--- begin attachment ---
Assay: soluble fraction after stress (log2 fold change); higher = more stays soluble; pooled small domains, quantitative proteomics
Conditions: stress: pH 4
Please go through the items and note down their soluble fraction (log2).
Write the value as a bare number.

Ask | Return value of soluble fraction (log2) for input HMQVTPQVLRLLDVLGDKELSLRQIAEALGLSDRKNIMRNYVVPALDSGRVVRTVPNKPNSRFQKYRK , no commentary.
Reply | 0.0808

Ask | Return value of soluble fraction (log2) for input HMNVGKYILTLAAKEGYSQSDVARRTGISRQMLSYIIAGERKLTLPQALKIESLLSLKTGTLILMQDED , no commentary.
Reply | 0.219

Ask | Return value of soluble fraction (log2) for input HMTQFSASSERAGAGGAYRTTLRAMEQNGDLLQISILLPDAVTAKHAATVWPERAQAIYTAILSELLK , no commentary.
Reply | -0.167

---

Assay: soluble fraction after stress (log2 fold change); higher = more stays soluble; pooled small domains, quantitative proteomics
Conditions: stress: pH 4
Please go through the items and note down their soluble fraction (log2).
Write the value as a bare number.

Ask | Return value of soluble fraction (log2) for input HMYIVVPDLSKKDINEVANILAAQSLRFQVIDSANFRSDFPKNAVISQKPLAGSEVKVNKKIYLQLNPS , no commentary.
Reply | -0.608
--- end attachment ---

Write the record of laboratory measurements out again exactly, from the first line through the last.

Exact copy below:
Assay: soluble fraction after stress (log2 fold change); higher = more stays soluble; pooled small domains, quantitative proteomics
Conditions: stress: pH 4
Please go through the items and note down their soluble fraction (log2).
Write the value as a bare number.

Ask | Return value of soluble fraction (log2) for input HMQVTPQVLRLLDVLGDKELSLRQIAEALGLSDRKNIMRNYVVPALDSGRVVRTVPNKPNSRFQKYRK , no commentary.
Reply | 0.0808

Ask | Return value of soluble fraction (log2) for input HMNVGKYILTLAAKEGYSQSDVARRTGISRQMLSYIIAGERKLTLPQALKIESLLSLKTGTLILMQDED , no commentary.
Reply | 0.219

Ask | Return value of soluble fraction (log2) for input HMTQFSASSERAGAGGAYRTTLRAMEQNGDLLQISILLPDAVTAKHAATVWPERAQAIYTAILSELLK , no commentary.
Reply | -0.167

---

Assay: soluble fraction after stress (log2 fold change); higher = more stays soluble; pooled small domains, quantitative proteomics
Conditions: stress: pH 4
Please go through the items and note down their soluble fraction (log2).
Write the value as a bare number.

Ask | Return value of soluble fraction (log2) for input HMYIVVPDLSKKDINEVANILAAQSLRFQVIDSANFRSDFPKNAVISQKPLAGSEVKVNKKIYLQLNPS , no commentary.
Reply | -0.608